3dsmax's Arch & Design Material in mentalray Renderer

Here's an example file to make a scene like the image above using 3dsmax's mentalray Renderer: polished_raytraced_chrome_mr.zip (Requires 3dsmax 2009 or later, mentalray)

Create an Arch & Design Material. Set Diffuse Level to 0.0. Set the Reflectivity to 1.0. Check "Metal material". Turn the Diffuse Color to white (this is because the Metal material checkbox multiplies the color of your reflections with your diffuse color.) Set IOR in the Refraction section to 20.0. Under the BRDF dropdown, set the radiobutton to "By IOR (fresnel reflections)".

3dsmax's VrayMtl Material in Vray Renderer

Here's an example file to make a scene like the image above using 3dsmax's Vray Renderer: polished_raytraced_chrome_vray.zip (Requires 3dsmax 2014 or later, Vray 2.4, ColorCorrect)

This uses a VrayMtl Material, the diffuse is black, the reflect color is set to white. Fresnel Reflections on, Fresnel IOR is set to 20. (note, the env is wrapped in a ColorCorrect map to set the gamma correctly, since this scene uses Linear Workflow)

The Relationship Between Diffuse Reflection and Specular Reflection

In any real surface, the diffuse component and the specular component when added together must be equal to a ratio of 1. This is the law of Energy Conservation. For more info on Energy Conservation, please read Energy Conservation In Shaders. So if your specular is at a value of 1, or pure white, your diffuse should be a value of 0, or pure black, so together they equal 1, or reflect back as much light as it receives. In cg we can cheat this, however, the more we cheat it the less real the surface is likely to look. So in metals, since they have a strong specular reflection, you must compensate that by reducing the diffuse. That's why in the above examples the diffuse is always black or close to black, the more specular reflection, the less diffuse.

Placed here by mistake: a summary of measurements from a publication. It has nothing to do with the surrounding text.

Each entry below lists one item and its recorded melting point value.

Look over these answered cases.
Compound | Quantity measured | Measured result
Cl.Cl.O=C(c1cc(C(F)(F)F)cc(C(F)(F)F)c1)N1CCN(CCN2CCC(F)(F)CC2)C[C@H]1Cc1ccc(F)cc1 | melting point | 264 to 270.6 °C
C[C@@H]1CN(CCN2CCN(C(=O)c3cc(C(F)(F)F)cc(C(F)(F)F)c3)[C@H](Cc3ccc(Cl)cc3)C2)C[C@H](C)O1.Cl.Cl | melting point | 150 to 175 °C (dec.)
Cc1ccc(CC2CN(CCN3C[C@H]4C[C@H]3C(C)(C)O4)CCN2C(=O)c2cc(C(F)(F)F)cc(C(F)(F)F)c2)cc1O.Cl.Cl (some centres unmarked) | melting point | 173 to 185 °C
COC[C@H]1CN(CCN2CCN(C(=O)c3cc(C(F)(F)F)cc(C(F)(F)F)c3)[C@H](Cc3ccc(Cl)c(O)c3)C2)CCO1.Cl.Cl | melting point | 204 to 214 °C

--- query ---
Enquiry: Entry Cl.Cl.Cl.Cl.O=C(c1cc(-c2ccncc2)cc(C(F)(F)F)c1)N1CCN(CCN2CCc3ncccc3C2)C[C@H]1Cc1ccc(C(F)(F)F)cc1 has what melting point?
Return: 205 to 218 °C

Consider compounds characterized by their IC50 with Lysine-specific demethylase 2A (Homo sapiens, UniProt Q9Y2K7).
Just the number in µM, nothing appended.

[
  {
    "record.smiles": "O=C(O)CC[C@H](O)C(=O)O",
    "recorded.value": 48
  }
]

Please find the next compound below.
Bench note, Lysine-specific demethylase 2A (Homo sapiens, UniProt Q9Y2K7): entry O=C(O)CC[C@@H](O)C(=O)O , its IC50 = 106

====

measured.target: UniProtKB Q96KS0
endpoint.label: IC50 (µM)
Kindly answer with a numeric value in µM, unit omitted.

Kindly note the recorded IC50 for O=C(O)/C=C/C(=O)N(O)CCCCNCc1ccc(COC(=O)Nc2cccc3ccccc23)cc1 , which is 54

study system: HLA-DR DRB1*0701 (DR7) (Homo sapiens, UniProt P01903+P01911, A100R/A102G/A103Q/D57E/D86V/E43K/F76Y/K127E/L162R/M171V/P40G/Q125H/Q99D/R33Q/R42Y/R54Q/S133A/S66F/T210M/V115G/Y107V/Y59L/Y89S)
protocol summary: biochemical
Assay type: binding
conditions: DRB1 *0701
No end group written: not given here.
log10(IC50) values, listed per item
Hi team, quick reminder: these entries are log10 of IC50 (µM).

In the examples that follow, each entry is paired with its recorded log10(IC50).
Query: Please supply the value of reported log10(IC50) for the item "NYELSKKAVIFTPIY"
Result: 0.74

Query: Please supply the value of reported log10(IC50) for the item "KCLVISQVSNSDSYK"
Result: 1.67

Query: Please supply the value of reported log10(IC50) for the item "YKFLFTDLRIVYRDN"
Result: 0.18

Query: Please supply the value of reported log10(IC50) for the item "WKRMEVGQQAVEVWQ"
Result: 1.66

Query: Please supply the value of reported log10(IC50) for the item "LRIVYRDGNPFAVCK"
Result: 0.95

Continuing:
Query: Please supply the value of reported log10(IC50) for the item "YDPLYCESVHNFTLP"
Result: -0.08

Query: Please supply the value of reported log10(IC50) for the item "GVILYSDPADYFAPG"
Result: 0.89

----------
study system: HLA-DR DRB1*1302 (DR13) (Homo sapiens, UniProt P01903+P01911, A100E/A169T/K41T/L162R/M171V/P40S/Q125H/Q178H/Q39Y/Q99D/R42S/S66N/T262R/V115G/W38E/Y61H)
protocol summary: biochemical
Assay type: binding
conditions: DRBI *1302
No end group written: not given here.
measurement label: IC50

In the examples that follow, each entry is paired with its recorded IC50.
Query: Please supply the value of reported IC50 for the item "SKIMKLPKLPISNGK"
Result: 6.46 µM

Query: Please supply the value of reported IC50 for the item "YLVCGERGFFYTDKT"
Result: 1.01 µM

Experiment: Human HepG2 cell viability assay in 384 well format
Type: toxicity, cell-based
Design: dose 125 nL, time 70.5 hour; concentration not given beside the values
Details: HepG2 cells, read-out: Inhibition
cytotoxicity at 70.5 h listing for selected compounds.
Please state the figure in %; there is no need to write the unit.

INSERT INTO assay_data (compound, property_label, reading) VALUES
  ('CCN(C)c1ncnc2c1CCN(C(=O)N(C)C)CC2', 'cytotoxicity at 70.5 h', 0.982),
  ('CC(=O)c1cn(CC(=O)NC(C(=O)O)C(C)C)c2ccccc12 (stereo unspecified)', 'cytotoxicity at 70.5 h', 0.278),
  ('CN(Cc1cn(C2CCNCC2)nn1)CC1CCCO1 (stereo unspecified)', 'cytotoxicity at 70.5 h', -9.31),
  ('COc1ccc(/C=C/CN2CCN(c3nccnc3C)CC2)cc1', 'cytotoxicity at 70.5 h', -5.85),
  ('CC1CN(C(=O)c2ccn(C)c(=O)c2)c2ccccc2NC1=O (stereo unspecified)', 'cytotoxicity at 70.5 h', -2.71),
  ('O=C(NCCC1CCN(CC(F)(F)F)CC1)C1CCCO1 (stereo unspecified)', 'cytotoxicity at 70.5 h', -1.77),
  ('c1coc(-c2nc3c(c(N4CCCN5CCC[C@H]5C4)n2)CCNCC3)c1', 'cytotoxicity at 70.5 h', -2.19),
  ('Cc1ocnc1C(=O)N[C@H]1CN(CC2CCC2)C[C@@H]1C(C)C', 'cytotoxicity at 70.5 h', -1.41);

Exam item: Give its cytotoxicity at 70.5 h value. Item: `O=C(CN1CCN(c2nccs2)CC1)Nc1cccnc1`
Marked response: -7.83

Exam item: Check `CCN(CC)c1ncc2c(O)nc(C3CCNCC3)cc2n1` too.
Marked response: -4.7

Don't Use The 3DStudio Max Metal Material

Here's some tips about doing faked or environment mapped chrome in max. First off, a lot of max people think that to get good metal all you need is the metal shader inside the 3dsmax Standard Material. Seems logical, it is called Metal afterall. However, I highly recommend not using the metal shader EVER, due to the complete lack of control it gives you over the look of your material.

The problem is that with the max metal shader, if you increase the specular highlight, it automatically reduces the diffuse amount. But wait, isn't that what we want? Well yes, we do want a material with a strong highlight and almost no diffuse, but the problem is the "automatically" part. The metal shader in max is a vast over-simplification of a shader known as Cook-Torrance. Such a simplification, that it takes too much control from the user's hands. As an artist, we need to be able to control that diffuse amount so that a material can look the way we want it to under many lighting conditions.